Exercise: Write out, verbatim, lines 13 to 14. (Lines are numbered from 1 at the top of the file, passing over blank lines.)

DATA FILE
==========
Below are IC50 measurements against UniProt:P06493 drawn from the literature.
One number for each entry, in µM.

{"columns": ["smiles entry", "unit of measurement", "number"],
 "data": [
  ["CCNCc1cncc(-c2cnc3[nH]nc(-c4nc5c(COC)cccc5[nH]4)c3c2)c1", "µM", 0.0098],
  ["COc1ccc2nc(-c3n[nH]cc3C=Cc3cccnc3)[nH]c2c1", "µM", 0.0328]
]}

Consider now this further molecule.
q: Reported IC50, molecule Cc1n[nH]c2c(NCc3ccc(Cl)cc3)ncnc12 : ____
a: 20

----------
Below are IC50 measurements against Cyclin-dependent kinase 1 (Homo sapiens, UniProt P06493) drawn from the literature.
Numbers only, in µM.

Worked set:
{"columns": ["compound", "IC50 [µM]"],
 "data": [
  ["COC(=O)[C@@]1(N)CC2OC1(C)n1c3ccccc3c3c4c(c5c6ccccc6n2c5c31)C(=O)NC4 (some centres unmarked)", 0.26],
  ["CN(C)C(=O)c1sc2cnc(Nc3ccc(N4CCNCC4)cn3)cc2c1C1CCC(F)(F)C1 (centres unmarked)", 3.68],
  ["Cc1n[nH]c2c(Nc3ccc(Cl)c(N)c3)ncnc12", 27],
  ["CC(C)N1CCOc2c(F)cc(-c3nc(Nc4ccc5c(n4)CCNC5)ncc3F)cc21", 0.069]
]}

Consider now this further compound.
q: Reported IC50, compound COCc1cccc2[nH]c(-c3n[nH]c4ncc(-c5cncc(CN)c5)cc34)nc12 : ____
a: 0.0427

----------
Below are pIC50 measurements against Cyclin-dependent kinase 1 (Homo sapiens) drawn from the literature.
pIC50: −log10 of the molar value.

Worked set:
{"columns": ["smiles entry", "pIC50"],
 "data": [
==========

Numbers only, in µM.

Worked set: